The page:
Travel Warning – Haiti January 10, 2007

Published by Chris Harvey January 10, 2007

United States Department of State
Bureau of Consular Affairs
Washington, DC 20520

January 10, 2007

This Travel Warning is being issued to remind American citizens of ongoing security concerns in Haiti, including frequent kidnappings of Americans for ransom.  Travelers are strongly advised to thoroughly consider the risks before travel to Haiti, and to take adequate precautions to ensure their safety if they do so.  This Travel Warning supersedes the Travel Warning issued July 7, 2006, and expires July 9, 2007.

U.S. citizens traveling to and residing in Haiti are reminded that there is a chronic and growing danger of kidnappings.  Most kidnappings are criminal in nature, and the kidnappers make no distinctions of nationality, race, gender or age; all are vulnerable.  Over 60 Americans were kidnapped in 2006, most in Port-au-Prince. Many abductions are the result of carjacking or home invasions.  Past kidnappings have been marked by deaths, sexual assault, shooting and physical assault of Americans.  The lack of civil protections in Haiti, as well as the limited capability of local law enforcement to resolve kidnapping cases, further compounds the element of danger surrounding this trend.

U.S. citizens are also reminded of the potential for spontaneous protests and public demonstrations that can occur at any time, day or night, and may result in violence.  While the nation-wide elections for municipal and other local positions on December 3rd, 2006, were conducted peacefully, political violence can occur at any time.  American citizens are advised to take commonsense precautions and avoid any event where crowds may congregate.  Visitors and residents must remain vigilant due to the absence of an effective police force in much of Haiti; the potential for looting; the presence of intermittent roadblocks set by armed gangs or by the police; and the possibility of random violent crime, including carjacking and assault.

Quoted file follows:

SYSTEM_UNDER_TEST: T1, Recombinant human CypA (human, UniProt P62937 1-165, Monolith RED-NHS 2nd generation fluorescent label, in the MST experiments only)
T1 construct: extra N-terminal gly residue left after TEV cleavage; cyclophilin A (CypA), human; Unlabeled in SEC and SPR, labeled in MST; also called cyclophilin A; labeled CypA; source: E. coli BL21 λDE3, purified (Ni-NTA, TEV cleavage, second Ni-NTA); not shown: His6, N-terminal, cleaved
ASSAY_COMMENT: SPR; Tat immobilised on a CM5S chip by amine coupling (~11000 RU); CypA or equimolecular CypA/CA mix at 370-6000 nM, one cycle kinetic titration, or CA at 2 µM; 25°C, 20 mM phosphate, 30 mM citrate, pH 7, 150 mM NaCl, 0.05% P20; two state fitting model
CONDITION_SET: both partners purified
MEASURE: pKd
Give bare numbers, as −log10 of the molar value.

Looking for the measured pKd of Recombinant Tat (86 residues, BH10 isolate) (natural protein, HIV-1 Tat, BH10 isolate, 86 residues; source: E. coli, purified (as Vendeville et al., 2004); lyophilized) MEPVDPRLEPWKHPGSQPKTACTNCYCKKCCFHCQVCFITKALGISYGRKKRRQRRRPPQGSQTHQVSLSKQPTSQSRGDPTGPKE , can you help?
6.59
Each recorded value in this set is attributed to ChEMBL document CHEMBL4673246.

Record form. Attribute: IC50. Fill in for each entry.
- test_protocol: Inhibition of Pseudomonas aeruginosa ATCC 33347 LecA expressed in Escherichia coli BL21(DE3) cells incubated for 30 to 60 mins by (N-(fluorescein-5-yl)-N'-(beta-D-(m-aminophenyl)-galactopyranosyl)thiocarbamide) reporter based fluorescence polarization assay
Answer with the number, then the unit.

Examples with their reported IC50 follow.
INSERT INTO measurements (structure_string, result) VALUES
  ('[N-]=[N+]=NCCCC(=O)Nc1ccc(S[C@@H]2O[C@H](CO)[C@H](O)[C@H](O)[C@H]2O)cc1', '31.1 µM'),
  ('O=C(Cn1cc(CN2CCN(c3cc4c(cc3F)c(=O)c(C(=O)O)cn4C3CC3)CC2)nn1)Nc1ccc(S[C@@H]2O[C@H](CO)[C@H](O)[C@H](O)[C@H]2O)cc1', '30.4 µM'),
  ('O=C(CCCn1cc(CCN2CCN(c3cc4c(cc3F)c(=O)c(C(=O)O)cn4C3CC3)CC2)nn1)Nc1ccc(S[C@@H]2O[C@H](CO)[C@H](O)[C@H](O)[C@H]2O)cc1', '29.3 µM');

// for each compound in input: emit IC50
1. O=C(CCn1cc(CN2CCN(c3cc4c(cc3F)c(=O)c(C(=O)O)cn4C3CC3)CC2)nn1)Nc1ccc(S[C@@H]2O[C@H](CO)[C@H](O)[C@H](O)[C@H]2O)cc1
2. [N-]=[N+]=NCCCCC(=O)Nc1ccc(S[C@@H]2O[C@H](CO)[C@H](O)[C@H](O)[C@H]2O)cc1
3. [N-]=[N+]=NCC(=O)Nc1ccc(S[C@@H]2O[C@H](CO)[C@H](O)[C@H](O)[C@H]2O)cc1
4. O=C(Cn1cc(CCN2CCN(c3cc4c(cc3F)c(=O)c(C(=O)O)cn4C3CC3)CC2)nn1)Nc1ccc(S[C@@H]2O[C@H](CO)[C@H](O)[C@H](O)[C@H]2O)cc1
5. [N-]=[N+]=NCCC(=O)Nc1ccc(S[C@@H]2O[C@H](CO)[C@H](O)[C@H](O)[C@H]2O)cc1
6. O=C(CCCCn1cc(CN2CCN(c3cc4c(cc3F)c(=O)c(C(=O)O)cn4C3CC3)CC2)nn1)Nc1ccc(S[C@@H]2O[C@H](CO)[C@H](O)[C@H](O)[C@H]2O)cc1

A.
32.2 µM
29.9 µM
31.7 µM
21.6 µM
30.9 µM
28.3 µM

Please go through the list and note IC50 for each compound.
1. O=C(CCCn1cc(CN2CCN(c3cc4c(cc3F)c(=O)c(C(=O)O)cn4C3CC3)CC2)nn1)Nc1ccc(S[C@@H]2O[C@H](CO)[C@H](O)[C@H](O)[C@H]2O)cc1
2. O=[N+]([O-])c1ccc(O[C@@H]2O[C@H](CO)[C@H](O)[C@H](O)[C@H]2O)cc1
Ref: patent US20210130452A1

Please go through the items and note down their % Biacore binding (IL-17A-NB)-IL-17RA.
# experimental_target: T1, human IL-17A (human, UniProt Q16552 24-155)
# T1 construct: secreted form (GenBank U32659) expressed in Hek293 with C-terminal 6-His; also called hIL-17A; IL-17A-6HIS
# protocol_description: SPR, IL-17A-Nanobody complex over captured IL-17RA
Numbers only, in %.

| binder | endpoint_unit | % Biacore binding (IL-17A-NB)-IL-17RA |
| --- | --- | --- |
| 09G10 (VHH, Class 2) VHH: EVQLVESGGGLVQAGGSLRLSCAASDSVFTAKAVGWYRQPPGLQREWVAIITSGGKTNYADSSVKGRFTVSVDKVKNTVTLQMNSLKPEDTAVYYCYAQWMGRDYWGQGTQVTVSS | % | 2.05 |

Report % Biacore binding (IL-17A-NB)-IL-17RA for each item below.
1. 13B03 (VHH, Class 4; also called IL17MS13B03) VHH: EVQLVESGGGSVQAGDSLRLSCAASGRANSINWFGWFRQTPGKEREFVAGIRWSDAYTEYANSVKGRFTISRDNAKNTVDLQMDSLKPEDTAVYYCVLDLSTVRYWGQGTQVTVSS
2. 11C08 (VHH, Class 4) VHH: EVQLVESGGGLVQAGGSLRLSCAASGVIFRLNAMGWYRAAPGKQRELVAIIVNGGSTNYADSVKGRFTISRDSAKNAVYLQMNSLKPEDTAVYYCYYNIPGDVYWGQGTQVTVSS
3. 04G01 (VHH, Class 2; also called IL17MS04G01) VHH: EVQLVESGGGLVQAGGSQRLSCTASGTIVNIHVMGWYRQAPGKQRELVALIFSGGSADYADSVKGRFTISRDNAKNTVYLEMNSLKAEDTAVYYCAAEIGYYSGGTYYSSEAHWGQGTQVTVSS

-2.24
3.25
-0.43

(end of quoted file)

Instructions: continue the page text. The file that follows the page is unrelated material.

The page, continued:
Travel can be hazardous within Port-au-Prince.  Some areas are off-limits to embassy staff, including downtown Port-au-Prince after dark.  U.S. Embassy personnel are under an embassy-imposed curfew and must remain in their homes or in U.S. government facilities during the curfew.  The embassy has limited travel by its staff outside of Port-au-Prince and therefore its ability to provide emergency services to U.S. citizens outside of Port-au-Prince is constrained.  The UN stabilization force (MINUSTAH) remains fully deployed and is assisting the government of Haiti in providing security.

Due to the current security situation in Haiti, the Department of State reminds U.S. citizens traveling to or residing in Haiti to remain vigilant with regard to their personal security; they are strongly advised to register either online at https://travelregistration.state.gov/ibrs/ or with the Consular Section of the U.S. Embassy in Port-au-Prince.  The Consular Section can be reached at (509) 223-7011, fax number (509) 223-9665, or e-mail address acspap@state.gov.  Travelers should also consult the Department of State’s latest Consular Information Sheet for Haiti and Worldwide Caution Public Announcement at http://travel.state.gov.  American citizens may also obtain up-to-date information on security conditions by calling 1-888-407-4747 toll free in the United States or Canada or 1-202-501-4444 from overseas.  In Haiti citizens can call 509/222-0200, ext. 2000.

Squaremouth recommends travel insurance for all your overseas trips.